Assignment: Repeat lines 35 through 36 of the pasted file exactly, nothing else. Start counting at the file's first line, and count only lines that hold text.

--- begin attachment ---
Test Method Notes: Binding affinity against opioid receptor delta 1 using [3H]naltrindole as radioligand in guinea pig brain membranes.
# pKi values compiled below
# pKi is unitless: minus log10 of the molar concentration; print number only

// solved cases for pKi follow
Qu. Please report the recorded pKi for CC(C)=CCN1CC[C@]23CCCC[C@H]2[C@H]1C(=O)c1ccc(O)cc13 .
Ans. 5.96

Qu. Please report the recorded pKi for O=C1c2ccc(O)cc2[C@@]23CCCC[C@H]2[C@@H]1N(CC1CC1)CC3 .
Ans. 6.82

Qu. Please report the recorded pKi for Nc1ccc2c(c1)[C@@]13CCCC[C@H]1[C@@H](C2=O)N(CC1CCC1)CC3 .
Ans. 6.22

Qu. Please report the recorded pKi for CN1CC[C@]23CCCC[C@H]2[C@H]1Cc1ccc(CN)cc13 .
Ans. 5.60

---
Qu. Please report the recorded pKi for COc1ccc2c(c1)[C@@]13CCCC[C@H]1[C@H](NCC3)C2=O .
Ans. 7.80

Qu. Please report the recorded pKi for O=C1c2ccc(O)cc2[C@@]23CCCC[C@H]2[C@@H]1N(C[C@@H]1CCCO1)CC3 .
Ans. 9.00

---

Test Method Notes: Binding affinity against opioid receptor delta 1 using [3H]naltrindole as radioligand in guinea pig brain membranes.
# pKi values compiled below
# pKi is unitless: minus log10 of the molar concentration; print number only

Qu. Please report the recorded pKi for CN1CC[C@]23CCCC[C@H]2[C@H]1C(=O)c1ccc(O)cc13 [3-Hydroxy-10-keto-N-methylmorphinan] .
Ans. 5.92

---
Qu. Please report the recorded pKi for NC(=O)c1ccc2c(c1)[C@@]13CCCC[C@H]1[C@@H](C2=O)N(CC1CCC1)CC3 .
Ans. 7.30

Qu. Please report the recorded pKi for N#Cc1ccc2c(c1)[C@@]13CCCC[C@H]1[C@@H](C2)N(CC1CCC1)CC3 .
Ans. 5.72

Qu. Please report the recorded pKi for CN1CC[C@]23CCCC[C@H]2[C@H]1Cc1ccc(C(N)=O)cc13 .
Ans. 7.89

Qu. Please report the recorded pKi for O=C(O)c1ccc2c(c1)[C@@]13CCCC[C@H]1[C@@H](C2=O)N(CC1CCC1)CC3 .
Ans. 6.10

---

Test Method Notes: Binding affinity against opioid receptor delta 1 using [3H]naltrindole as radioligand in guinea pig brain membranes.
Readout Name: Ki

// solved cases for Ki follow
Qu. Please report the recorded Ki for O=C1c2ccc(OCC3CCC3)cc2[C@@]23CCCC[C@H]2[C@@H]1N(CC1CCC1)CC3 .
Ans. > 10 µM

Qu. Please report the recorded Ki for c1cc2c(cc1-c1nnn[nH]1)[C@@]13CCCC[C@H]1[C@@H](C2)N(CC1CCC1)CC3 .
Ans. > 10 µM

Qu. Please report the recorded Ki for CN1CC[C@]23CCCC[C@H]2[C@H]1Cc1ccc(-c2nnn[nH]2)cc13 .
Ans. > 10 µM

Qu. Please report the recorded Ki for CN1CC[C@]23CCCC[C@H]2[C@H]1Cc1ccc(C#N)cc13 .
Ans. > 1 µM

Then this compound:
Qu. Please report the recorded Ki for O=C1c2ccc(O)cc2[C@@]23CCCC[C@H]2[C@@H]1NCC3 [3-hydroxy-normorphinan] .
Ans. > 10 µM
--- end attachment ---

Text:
Readout Name: Ki

// solved cases for Ki follow